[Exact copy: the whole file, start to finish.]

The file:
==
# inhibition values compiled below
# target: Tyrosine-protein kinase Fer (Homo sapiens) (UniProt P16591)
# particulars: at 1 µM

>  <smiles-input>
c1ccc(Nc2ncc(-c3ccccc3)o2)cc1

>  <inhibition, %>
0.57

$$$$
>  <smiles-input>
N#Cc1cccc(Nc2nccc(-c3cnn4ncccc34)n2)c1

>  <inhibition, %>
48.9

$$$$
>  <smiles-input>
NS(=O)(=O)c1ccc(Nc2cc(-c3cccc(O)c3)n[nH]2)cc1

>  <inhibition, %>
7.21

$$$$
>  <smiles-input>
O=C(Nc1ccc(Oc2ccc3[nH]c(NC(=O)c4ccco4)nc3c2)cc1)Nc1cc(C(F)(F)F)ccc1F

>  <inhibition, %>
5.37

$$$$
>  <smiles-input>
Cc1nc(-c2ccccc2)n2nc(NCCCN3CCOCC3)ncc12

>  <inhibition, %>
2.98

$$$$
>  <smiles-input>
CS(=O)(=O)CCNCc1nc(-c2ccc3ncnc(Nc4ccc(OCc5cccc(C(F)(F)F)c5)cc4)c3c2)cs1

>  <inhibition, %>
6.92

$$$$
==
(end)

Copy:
# inhibition values compiled below
# target: Tyrosine-protein kinase Fer (Homo sapiens) (UniProt P16591)
# particulars: at 1 µM

>  <smiles-input>
c1ccc(Nc2ncc(-c3ccccc3)o2)cc1

>  <inhibition, %>
0.57

$$$$
>  <smiles-input>
N#Cc1cccc(Nc2nccc(-c3cnn4ncccc34)n2)c1

>  <inhibition, %>
48.9

$$$$
>  <smiles-input>
NS(=O)(=O)c1ccc(Nc2cc(-c3cccc(O)c3)n[nH]2)cc1

>  <inhibition, %>
7.21

$$$$
>  <smiles-input>
O=C(Nc1ccc(Oc2ccc3[nH]c(NC(=O)c4ccco4)nc3c2)cc1)Nc1cc(C(F)(F)F)ccc1F

>  <inhibition, %>
5.37

$$$$
>  <smiles-input>
Cc1nc(-c2ccccc2)n2nc(NCCCN3CCOCC3)ncc12

>  <inhibition, %>
2.98

$$$$
>  <smiles-input>
CS(=O)(=O)CCNCc1nc(-c2ccc3ncnc(Nc4ccc(OCc5cccc(C(F)(F)F)c5)cc4)c3c2)cs1

>  <inhibition, %>
6.92

$$$$